Would you like to upgrade that?   

Tags: Avista Utilities, Infrastructure upgrades, Rates, Electricity, Video

Infrastructure video
 
Post by Dan Kolbet

1950s era transformer
Massive 1950s era
substation transformer.
Brand new substration transformer.
New substation transformer.
Roughly 20 feet tall.
I think there’s a misperception about what an “infrastructure upgrade” is. The idea of an upgrade says that you’re getting something extra, but maybe you don’t need it. I upgraded my burger combo meal to the large size or upgraded to a new socket set. I could have done without either one (especially the burger, trust me). So when Avista says we’re using ratepayer money to make “upgrades,” it just might make you say, “Nope, the same old system was fine, stick with that – no upgrades needed.”

The trouble is, we’re not able to mess around when it comes to the reliability of our system. And it’s a big system – we have about 275,000 poles for example, some of which are 60 to 70 years old. Now, I know plenty of 60 to 70-year-olds out there who are doing just fine, but they’ve probably not been working every second of every single day, exposed to the elements since the end of World War II like some of our poles and transformers.

Continuing to run a system and handle increasing demands means putting up new stuff.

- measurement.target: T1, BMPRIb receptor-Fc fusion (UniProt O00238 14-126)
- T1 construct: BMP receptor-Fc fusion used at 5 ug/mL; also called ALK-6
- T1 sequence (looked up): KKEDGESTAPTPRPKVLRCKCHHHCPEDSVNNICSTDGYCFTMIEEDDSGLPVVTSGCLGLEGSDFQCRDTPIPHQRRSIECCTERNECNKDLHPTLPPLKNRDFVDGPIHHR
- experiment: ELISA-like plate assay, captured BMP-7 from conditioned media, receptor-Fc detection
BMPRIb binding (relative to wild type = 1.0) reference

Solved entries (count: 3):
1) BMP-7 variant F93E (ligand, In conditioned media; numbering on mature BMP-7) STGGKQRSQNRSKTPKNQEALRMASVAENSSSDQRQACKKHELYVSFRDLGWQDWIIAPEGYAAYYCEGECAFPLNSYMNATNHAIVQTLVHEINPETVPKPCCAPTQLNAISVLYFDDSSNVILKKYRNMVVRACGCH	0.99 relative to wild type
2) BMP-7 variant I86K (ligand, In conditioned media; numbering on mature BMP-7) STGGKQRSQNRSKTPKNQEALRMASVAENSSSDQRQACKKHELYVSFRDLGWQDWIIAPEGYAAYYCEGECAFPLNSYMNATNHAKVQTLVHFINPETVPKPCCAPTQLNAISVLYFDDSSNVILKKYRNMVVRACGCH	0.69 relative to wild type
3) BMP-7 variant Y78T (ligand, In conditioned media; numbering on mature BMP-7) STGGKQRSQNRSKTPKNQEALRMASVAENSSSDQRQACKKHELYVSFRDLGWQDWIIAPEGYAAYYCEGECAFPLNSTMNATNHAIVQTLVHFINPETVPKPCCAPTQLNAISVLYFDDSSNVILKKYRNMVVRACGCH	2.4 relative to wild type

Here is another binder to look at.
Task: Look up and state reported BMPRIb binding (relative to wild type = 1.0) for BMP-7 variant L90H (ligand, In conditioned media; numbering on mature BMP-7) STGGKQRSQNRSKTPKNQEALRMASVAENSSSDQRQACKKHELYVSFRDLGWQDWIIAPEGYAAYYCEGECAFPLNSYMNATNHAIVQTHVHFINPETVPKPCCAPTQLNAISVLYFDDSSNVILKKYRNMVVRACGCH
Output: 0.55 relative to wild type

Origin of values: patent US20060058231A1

So the idea of an upgrade rings true in this sense: When we put up a new transformer for example, it is more efficient, better for the environment and will last for decades into the future. That’s an upgrade over an aging piece of equipment. But these things are costly. The substation transformer shown on the top right cost about $35,000 in the 1950s. This equipment has long since been paid off, of course. Today its replacement, shown on the bottom right, costs between $300,000 to $500,000.

Why can’t Avista just tighten its belt and absorb those costs? In many cases, we have. A few examples include centralizing internal processes like supply chain, dispatch, meter change-outs; modifying company printers to default to black and white two-sided jobs, shelving plans to build an office building, continuing a hiring freeze, optimizing our automated phone system to handle more transactions, using more efficient and faster equipment in the field – and more. These savings, while good, just aren’t enough to off-set the capital dollars that have to be spent to “upgrade” our system.

Infrastructure upgrades are just one example of what we’re doing with the additional funds we’re requesting in these rate cases. We produced a video, titled “Our Infrastructure: Providing Safe, Reliable Energy” that reviews this subject. It’s around two minutes long and worth a look if you want to know where the money goes.
 
Posted by  System Account  on  3/26/2010
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